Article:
Overall, dental sealants are an effective, preventative, and cheap dental treatment that lasts up to nine years. They can be used on children, adults, and seniors as a way of reducing tooth decay in the molars. To maintain the benefits of sealants, your family dentist will likely recommend to schedule regular dental checkups every six months and to replace the sealant after four years. 

Dr. Pasha Javaheri Saatchi attended Boston University School of Dental Medicine for four years, ultimately landing him back in New York City for his one-year residency at Staten Island University Hospital. Pasha’s office also has quite an interesting history, opening in 1960 with Dr. Felder, then being bought out in 1995 by Dr. Zomick, and finally being established as Pasha Dental in 2010. Pasha is proud to say he still sees some of Dr. Felder’s patients to this day and has even treated four generations of the same family!

Dental crown model

If you have a tooth that is chipped, cracked, or decayed, your dentist will likely recommend a dental crown to protect the remaining tooth structure and restore function. A dental crown is a hollow cap that fits over the top of an existing tooth in order to protect it and provide stability. In some cases, dental crowns are also used in coordination with dental implants and are adhered to the abutment piece. 

There are many different types of crowns and you can learn more about them here. However, this particular article is going to focus on porcelain fused to metal crowns. Porcelain fused to metal crowns, also known simply as PFM crowns, are fabricated with a metal-alloy interior and a porcelain exterior. This allows them to have the strength of metal crowns combined with the aesthetics of porcelain crowns. Let’s take a look at the advantages and disadvantages of PFM crowns, as well as their preparation. 

Porcelain Fused to Metal Crown Advantages

PFM crown

Porcelain Fused to Metal Crown Disadvantages

Porcelain Fused to Metal Crown Preparation

To place a PFM crown, your dentist must first prepare your tooth. To keep you comfortable, you will be anesthetized to make the area numb. Some dentists also offer dental sedation to keep you relaxed during the procedure. To prepare the tooth, your dentist will first remove any decayed tissue. Depending on the amount of tissue removed, your dentist may also need to build your tooth up in certain places. During this process, your dentist will also be shaping your tooth so that it can accommodate a PFM crown. Shaping will generally consist of removing enamel from some areas and building up the tooth in other areas. 

Once the tooth has been prepared, a dental impression will be taken and sent to a dental lab. Since it may be a week or two before your permanent PFM crown is ready, your dentist will place a temporary crown over your tooth. Temporary crowns are generally made from stainless steel and will likely not fit as well as your permanent crown. When your permanent crown is ready, the temporary crown will be removed and the PFM crown will be adhered to your tooth.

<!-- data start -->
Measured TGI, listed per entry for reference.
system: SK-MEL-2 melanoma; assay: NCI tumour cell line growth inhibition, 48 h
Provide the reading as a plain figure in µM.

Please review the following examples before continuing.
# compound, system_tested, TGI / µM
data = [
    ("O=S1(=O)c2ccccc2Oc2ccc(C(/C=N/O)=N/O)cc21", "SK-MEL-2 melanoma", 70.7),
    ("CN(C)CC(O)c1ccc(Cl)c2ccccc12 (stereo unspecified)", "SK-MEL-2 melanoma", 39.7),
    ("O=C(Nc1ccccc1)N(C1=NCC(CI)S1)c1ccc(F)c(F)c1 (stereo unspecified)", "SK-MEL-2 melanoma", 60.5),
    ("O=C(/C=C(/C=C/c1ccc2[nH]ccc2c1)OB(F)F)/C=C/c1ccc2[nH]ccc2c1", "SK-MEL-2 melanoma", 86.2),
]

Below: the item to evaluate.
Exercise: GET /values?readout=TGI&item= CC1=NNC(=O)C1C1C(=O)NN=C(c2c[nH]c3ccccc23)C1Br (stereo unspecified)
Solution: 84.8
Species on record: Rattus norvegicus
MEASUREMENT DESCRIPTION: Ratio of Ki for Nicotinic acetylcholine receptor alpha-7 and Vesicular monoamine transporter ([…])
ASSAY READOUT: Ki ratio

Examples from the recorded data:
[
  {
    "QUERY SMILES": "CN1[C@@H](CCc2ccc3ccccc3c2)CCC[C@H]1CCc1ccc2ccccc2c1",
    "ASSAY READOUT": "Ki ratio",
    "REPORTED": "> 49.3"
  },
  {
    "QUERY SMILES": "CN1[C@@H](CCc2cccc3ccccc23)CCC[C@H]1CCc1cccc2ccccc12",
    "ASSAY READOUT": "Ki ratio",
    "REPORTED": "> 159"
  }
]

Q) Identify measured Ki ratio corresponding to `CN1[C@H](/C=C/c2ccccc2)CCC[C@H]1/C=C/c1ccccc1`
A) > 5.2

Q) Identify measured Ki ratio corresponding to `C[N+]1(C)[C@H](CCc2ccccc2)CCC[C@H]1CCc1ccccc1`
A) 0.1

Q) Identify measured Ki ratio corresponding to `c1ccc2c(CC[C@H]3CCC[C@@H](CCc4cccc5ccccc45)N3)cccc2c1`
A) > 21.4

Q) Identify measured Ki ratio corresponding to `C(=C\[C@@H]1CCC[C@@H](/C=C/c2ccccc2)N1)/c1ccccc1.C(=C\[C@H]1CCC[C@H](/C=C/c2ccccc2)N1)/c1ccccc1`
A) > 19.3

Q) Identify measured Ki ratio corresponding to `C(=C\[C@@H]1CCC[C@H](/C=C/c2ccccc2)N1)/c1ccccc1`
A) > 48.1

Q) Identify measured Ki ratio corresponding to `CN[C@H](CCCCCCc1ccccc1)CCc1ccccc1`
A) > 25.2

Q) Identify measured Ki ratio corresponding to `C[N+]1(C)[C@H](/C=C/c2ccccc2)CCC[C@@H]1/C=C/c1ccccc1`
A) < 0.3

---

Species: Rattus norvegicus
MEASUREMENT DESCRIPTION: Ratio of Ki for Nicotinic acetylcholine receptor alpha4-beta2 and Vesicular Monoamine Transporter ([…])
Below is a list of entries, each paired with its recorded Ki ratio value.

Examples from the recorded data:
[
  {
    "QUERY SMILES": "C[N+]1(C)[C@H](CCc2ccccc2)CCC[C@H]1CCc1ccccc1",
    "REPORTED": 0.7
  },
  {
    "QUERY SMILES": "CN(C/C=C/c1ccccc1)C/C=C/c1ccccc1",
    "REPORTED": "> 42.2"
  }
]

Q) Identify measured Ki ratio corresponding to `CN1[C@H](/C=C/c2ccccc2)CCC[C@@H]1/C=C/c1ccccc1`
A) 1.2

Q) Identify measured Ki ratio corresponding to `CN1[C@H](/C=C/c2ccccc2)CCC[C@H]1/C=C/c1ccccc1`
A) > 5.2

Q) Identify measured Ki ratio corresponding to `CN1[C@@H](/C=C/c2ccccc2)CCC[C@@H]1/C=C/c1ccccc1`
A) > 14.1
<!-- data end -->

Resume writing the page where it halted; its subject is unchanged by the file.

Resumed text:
Dr. Pasha Javaheri Saatchi attended Boston University School of Dental Medicine for four years, ultimately landing him back in New York City for his one-year residency at Staten Island University Hospital. Pasha’s office also has quite an interesting history, opening in 1960 with Dr. Felder, then being bought out in 1995 by Dr. Zomick, and finally being established as Pasha Dental in 2010. Pasha is proud to say he still sees some of Dr. Felder’s patients to this day and has even treated four generations of the same family!

Whether you’ve lost a tooth from past dental trauma or due to decay or damage, any dentist will tell you that it is important to have said tooth replaced sooner rather than later. Replacing missing teeth is essential to maintain proper alignment of the teeth, as well as an even bite. For these reasons, general dentists offer a variety of restorative treatments specifically aimed at replacing missing teeth. 

One of these options is known as a dental bridge. Like their name suggests, dental bridges use a pontic, or fake tooth, to bridge the gap left by a missing tooth. Depending on the number of teeth missing, multiple pontics may be used to replace multiple missing teeth in the same area of the mouth. However in order for a dental bridge to be placed, there must be healthy teeth on either side of the gap that are strong enough to support the dental bridge. 

If you’ve decided upon a dental bridge to replace missing teeth, there are four different types of dental bridges your general dentist may offer you. In some cases, one type may be better suited for you than another, so your dentist will likely only recommend those that will work well for your case. The four different types of dental bridges include: 

Traditional dental bridge

Traditional

Traditional dental bridges are made up of a pontic supported by dental crowns on either side that placed on natural teeth. Out of all the different types of bridges, traditional bridges are the most commonly used. When placing this type of bridge, the teeth on either side of the gap must be reduced in size so that a dental crown can be placed over the top. The permanent restoration will be fused together as a single piece that is then adhered to the supporting teeth.